Monday, November 17, 2014

Book Review: The Art of LEGO Mindstorms EV3 Programming...



If you had the opportunity to to read Terry Griffin’s The Art of LEGO Mindstorms NXT-G Programming, then you know it is a great NXT programming book. Well, he has done the same for the new EV3 Mindstorms, The Art of LEGO®  Mindstorms®  Ev3 Programming, (No Starch Press), 2014. The new book follows the same format as the NXT book, sharing similar topics and information. However, the two Mindstorms systems are different, so the details are specific to the new EV3. For example
the “teaching” robots (which are simple, easy builds ) for the books are basically the same, but due to the new design of the EV3 Programming brick and motors the robots are slightly different. By the way, Griffin gives instructions for the robot for both the Educational and the Retail (Home) Mindstorms EV3 kits. Nice!

The big plus is, this book is in COLOR and COLOR makes it POP! It gives you clear, easy to read, in living COLOR diagrams that example and explain. If you are working with data wires, you will definitely appreciate being able to easily differentiate between the different types of wiring. After all, the software is in color on our computer screen!

The book starts off with a brief and concise overview of the LEGO EV3 Mindstorms kit and software. Then the book goes into an in-depth coverage of the software with lots of excellent diagrams, graphics, and examples of programming, of course. There is also a section on NXT and EV3 compatibility for those of you who have NXT experience. For those who have the Educational kits, there is a good chapter on data logging programming too.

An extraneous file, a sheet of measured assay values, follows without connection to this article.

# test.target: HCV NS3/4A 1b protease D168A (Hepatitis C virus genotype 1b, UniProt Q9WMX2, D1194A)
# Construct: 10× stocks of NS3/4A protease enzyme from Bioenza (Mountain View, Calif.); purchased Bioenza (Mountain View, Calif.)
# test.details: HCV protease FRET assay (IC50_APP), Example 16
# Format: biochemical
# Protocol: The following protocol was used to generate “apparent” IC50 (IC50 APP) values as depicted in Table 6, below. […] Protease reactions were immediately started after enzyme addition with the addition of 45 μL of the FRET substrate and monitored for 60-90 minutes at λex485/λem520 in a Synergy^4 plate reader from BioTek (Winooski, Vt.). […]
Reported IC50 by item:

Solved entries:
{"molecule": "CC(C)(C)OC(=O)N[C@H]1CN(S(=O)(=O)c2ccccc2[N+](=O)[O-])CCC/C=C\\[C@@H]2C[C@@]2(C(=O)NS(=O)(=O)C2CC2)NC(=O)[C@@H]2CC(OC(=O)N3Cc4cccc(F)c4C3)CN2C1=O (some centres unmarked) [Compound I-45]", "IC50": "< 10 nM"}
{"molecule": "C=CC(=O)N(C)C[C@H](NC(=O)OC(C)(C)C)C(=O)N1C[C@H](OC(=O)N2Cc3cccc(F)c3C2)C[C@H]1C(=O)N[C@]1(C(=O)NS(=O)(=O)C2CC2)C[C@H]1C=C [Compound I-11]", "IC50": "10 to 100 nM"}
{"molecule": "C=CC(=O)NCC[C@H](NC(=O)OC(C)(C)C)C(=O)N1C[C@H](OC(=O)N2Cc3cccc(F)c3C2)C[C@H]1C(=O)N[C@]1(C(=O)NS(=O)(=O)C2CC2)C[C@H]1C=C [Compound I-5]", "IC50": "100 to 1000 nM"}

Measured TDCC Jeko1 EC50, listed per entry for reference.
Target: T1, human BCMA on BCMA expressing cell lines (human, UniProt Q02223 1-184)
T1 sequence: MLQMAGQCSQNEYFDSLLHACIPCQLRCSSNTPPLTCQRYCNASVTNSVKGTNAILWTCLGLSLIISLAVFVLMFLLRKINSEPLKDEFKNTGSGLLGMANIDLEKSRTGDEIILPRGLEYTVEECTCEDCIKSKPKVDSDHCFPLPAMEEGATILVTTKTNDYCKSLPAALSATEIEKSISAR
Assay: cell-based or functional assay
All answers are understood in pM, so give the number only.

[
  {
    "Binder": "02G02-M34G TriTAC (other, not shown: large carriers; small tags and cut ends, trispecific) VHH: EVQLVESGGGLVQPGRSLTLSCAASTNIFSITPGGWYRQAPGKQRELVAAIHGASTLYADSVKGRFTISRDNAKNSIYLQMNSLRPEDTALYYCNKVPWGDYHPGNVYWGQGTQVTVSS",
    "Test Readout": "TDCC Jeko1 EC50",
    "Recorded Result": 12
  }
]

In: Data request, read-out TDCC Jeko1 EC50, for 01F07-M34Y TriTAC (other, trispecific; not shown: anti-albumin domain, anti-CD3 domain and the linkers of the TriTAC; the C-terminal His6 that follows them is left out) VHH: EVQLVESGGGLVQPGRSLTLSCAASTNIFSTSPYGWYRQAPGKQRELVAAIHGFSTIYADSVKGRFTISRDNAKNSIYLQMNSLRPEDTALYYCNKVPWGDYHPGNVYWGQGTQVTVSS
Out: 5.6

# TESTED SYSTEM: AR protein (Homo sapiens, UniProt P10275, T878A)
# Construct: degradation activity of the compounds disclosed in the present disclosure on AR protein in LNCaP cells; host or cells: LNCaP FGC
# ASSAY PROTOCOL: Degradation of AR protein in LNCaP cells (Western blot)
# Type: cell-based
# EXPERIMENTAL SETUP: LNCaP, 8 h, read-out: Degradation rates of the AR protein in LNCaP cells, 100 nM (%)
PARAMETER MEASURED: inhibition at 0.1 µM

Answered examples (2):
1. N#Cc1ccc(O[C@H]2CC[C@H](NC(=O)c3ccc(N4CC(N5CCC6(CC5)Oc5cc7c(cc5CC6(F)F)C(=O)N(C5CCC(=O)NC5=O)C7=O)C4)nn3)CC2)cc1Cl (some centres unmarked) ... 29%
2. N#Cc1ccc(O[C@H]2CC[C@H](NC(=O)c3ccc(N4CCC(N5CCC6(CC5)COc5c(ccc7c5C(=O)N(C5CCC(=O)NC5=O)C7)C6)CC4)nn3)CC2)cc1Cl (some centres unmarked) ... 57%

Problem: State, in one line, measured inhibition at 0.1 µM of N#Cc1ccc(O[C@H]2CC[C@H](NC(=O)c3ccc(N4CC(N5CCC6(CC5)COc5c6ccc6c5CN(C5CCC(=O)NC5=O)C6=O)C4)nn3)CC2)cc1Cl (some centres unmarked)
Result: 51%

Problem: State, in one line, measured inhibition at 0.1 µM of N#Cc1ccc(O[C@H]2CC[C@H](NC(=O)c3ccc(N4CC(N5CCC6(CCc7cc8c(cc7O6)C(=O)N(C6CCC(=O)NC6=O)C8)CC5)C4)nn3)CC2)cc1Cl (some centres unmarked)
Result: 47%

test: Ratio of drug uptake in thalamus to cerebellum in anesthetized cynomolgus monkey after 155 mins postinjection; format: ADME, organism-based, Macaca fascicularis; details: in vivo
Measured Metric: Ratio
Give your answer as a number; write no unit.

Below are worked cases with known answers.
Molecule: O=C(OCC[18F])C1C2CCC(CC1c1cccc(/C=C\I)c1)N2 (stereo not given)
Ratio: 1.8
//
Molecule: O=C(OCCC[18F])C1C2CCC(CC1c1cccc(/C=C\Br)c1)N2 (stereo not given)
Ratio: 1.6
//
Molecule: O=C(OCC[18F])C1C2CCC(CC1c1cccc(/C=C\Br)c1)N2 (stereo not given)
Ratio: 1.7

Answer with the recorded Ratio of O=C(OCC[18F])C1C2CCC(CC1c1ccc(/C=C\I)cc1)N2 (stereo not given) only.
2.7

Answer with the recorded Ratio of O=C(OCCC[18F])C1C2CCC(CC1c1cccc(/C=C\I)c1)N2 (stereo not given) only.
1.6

To help you understand developing a program, Griffin takes you through several programs: from basic
(ThereandBack, AroundtheBlock, RedorBlue, IsItBlue, LineFind,) to intermediate (BumperBotwithButtons, DoorChime, GyroTurn, BumperBot, Line Follower, WallFollower, GenericStop. SoundMachine, SpiralLineFollower,) to brick display programs and games (DisplayTimer,  MemoryGame) to advanced programming
 (PowerSetting, ArrayTest) to data collecting programs (SteeringTest, VerifyingLight-Pointer) and there’s more…

I like the layout of the chapters; not a lot of reading to do - concise and to the point with supporting graphics and diagrams. There are notes and tips referring to the different software versions. He also includes some pseudocode to describe how the programs will work. To practice what you are learning
Griffin includes some Challenges for you to try. At the end of the chapters there are a few activities you explore, Further Exploration, and a Conclusion (short) summarizing what was covered in the chapter.

The Art of LEGO Mindstorms Ev3 Programming by Terry Griffin (No Starch Press) is definitely a good teaching and resource book on EV3 programming to have in your library and eBook for your tablet. 



By the way, one of the Technical Reviewers for the book is Daniele Benedettelli, LEGO robotics extraordinaire, who also has a new book out: The LEGO MINDSTORMS EV3 Laboratory - No Starch Press (see review).

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